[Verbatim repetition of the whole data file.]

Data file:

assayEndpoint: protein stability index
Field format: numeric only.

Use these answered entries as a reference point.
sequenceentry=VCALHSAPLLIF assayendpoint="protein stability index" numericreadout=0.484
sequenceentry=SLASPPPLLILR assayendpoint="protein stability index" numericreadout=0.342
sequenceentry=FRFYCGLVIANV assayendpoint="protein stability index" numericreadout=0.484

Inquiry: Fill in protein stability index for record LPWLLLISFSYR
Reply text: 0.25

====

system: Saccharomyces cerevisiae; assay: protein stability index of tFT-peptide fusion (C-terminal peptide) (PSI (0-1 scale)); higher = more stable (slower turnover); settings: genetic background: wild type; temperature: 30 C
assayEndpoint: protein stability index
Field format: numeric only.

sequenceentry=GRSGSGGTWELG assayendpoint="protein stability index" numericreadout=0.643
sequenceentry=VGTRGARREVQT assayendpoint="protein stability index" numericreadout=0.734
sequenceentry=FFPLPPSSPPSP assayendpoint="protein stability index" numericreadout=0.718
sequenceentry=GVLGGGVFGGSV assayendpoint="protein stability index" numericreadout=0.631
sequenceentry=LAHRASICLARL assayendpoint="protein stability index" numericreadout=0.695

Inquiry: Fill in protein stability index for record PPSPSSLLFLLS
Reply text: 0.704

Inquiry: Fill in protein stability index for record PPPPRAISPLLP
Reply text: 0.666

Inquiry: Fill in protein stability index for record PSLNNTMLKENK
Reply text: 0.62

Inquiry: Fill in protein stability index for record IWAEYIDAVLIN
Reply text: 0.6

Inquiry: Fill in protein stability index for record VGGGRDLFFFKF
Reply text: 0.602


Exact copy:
assayEndpoint: protein stability index
Field format: numeric only.

Use these answered entries as a reference point.
sequenceentry=VCALHSAPLLIF assayendpoint="protein stability index" numericreadout=0.484
sequenceentry=SLASPPPLLILR assayendpoint="protein stability index" numericreadout=0.342
sequenceentry=FRFYCGLVIANV assayendpoint="protein stability index" numericreadout=0.484

Inquiry: Fill in protein stability index for record LPWLLLISFSYR
Reply text: 0.25

====

system: Saccharomyces cerevisiae; assay: protein stability index of tFT-peptide fusion (C-terminal peptide) (PSI (0-1 scale)); higher = more stable (slower turnover); settings: genetic background: wild type; temperature: 30 C
assayEndpoint: protein stability index
Field format: numeric only.

sequenceentry=GRSGSGGTWELG assayendpoint="protein stability index" numericreadout=0.643
sequenceentry=VGTRGARREVQT assayendpoint="protein stability index" numericreadout=0.734
sequenceentry=FFPLPPSSPPSP assayendpoint="protein stability index" numericreadout=0.718
sequenceentry=GVLGGGVFGGSV assayendpoint="protein stability index" numericreadout=0.631
sequenceentry=LAHRASICLARL assayendpoint="protein stability index" numericreadout=0.695

Inquiry: Fill in protein stability index for record PPSPSSLLFLLS
Reply text: 0.704

Inquiry: Fill in protein stability index for record PPPPRAISPLLP
Reply text: 0.666

Inquiry: Fill in protein stability index for record PSLNNTMLKENK
Reply text: 0.62

Inquiry: Fill in protein stability index for record IWAEYIDAVLIN
Reply text: 0.6

Inquiry: Fill in protein stability index for record VGGGRDLFFFKF
Reply text: 0.602